Dr Messo Watson, a Poultry health specialist and Company Veterinarian at Kenchic, answers the most frequently asked questions on the poultry farming business.
- What birds are good to keep – broilers or layers?
Both types of birds have good profit margins if the genetics are right, nutrition is robust, housing is comfortable and general animal husbandry practices are superb. The difference is that broilers will give you returns quickly more often in a lump sum within 33-37 days. Layers will give you first returns from 16-18 weeks and you can break even in 100 days. The profits are spread over a long period, referred to as amortisation. The trick is in prudent feed efficiencies.
- How much money does it cost to keep birds?
On average broiler chicken will cost approximately Sh345 to achieve a live weight of 1.7 kg. Layers will cost approximately Sh400 pullet up to point of lay.
- Where can I sell my broilers?
Ready market for broilers is in fast-food joints, hotels, restaurants, nyama-choma zones, home consumption, supermarkets and chicken butcheries. There is a growing popularity for kuku choma and dunga. There are more than a million ways of adding value to chicken for ease of marketing.
- When do I sell my broilers?
Broilers are best cropped based on weights of 1.65-1.75kg for fast food outlets. Some markets will price per kilo while others per piece.
- When do layers start laying?
Layers mature at 1.55 kg body live weight at 16-18 weeks under good management.
- For how long do layers lay?
Production period for layers ranges between 18-100 weeks.
- What do I do with layers when they stop laying?
They are sold as spent layers, price vary from Sh200 to Sh300.
- How do I construct a chicken house?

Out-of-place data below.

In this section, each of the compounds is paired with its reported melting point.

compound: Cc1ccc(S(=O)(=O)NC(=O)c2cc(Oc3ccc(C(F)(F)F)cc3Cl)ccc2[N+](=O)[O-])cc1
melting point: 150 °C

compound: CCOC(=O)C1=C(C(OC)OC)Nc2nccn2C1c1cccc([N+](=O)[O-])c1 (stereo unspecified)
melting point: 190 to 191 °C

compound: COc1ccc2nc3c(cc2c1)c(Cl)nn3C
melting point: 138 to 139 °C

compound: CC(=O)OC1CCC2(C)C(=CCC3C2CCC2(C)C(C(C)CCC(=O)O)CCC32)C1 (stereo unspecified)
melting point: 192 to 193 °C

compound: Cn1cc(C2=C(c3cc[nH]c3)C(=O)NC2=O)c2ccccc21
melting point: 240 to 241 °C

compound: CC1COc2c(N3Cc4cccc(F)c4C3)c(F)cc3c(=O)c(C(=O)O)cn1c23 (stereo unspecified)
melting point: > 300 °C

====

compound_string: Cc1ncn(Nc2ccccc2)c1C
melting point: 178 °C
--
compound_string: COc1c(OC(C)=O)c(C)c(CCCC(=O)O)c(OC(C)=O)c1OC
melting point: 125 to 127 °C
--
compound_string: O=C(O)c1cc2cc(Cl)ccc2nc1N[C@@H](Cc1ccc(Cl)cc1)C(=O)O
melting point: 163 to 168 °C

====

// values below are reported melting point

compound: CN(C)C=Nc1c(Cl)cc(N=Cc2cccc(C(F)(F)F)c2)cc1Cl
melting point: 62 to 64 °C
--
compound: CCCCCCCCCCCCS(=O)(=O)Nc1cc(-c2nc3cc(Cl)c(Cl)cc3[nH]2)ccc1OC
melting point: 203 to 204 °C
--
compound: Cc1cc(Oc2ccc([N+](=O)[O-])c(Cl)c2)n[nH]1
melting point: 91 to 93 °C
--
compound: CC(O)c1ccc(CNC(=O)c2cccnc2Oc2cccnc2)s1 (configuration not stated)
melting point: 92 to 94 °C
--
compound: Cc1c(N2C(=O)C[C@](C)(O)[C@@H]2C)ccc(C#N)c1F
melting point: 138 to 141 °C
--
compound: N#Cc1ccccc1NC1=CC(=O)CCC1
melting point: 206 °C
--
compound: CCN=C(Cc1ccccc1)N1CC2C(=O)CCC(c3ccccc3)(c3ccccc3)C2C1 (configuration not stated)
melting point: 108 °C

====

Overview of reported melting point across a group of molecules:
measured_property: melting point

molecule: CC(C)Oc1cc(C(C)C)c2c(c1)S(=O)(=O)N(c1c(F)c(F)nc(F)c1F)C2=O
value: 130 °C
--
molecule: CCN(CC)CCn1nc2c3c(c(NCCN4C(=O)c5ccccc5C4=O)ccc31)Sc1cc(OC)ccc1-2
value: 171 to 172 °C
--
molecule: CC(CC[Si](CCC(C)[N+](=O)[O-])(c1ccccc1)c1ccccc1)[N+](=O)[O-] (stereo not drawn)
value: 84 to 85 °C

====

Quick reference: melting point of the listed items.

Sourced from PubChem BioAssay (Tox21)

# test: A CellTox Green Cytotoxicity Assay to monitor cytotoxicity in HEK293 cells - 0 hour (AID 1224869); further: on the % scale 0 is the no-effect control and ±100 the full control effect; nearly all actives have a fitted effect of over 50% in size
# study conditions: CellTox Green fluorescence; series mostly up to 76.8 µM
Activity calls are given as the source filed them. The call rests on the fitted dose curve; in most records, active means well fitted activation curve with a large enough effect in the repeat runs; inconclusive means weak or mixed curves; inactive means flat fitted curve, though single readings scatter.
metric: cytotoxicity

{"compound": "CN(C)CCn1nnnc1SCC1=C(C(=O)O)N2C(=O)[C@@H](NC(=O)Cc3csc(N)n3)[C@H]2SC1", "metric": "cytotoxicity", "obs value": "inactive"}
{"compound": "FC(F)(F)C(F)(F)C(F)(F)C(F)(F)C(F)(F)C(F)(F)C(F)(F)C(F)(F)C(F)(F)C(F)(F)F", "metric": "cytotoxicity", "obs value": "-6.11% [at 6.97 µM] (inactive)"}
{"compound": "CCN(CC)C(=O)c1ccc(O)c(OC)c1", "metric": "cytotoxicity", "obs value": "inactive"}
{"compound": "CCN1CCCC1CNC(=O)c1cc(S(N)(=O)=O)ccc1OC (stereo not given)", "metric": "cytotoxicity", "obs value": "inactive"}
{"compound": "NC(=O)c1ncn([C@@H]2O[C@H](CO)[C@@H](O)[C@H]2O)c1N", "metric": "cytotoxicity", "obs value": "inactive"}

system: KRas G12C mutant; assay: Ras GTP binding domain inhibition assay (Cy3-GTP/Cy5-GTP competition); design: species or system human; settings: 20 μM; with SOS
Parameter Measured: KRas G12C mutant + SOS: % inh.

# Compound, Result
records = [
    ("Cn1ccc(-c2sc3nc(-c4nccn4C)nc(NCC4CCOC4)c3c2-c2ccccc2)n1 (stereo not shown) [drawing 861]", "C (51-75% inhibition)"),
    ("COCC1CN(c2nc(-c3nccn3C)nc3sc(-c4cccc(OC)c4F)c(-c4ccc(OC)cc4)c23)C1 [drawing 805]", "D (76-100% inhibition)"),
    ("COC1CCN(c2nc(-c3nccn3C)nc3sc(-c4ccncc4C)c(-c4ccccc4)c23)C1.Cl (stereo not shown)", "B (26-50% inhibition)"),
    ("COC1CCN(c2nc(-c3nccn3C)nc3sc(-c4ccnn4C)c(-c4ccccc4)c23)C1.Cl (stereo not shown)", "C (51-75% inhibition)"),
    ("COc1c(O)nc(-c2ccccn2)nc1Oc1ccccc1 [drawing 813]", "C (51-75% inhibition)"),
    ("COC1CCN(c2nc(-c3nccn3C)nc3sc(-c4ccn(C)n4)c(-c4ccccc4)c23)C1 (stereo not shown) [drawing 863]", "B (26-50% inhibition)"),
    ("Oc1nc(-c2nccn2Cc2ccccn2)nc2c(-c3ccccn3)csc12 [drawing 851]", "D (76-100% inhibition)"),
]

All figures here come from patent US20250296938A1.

A chicken house must be well ventilated. Open wall must be not less than five feet-high on both long sides. Solid walls must not be more than three feet high.
- How much space do I need?
Broilers require one square foot per bird while layers need, two square foot per bird.
- Can I make storey floors?
Yes, the upper must adhere to poultry house standards. The upper floor must be sealed off completely such that no litter or dirt falls to the lower house. In storey floors, it is advisable to keep birds of same age in an all-in, all-out system.
- Can I keep layers and broilers in same house?
Birds of different types and ages must be housed separately. Best practice is an all-in all-out/single age. Multi-age or multi-breed farms pose high disease risks.
- How far should the houses be from each other?
Ideal distance between houses is 10 metres, however, provide at least five metres in small plots.
- What do I put when it is very cold?
Used-feed bags can be used as curtains when brooding because they are porous, and this allows ventilation. Never use polythene bags as this may cause suffocation.
- I have some rental house with windows can I use them?
Minimum ventilation is key. Birds require fresh air. Improvised houses do not provide adequate ventilation.
- What is the ideal floor type?
Best floor is concrete because it is easy to clean, however floors could also be made of wood/concrete or murram. When placing chicks, provide litter made of wood shavings, chopped straw, rice or coffee husks. Ensure the floor is compact and well-drained.
- Can I use sawdust and how much do I put?
Sawdust is not preferable as chicks may tend to feed on it, it’s not absorbent, tends to wet and cake easily. It also creates a good environment for coccidiosis to thrive. It becomes dusty thus poor air quality and predisposes layers to respiratory conditions and egg peritonitis. Litter can be made of wood shaving, chopped straw or rice husks. Put thickness of four to six inches.
- How do I construct laying nests?
They are two types of laying nests.
Individual laying – one cubic feet raised at least one foot off the ground. One nest to be shared by five birds. Communal nests – dark room to accommodate several birds at a time.
Construct nest on the darkest side of the house.